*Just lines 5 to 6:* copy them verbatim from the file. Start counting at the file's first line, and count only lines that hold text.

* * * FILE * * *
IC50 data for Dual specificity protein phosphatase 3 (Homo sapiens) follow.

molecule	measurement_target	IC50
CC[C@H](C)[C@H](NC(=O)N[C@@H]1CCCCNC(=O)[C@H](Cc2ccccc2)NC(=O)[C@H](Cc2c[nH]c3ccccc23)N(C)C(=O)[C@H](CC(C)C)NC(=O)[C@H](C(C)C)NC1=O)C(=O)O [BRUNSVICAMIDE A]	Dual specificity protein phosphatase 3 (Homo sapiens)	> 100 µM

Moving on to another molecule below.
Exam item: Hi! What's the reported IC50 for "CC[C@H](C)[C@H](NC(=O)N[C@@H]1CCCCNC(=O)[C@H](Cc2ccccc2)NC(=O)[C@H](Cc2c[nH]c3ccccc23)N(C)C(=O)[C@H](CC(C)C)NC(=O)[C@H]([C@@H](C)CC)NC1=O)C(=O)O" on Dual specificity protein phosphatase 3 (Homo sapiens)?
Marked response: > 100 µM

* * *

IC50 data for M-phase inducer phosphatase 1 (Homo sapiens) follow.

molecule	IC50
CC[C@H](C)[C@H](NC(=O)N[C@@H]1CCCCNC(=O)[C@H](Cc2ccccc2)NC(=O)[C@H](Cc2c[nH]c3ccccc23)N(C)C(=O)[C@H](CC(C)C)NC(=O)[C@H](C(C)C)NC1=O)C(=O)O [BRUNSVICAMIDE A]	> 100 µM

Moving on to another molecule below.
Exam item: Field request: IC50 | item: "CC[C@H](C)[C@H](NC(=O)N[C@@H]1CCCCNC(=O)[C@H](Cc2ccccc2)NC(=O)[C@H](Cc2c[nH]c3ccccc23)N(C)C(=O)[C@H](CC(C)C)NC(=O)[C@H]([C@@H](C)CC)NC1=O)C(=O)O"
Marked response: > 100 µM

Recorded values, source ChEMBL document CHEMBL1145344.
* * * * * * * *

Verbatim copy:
Exam item: Hi! What's the reported IC50 for "CC[C@H](C)[C@H](NC(=O)N[C@@H]1CCCCNC(=O)[C@H](Cc2ccccc2)NC(=O)[C@H](Cc2c[nH]c3ccccc23)N(C)C(=O)[C@H](CC(C)C)NC(=O)[C@H]([C@@H](C)CC)NC1=O)C(=O)O" on Dual specificity protein phosphatase 3 (Homo sapiens)?
Marked response: > 100 µM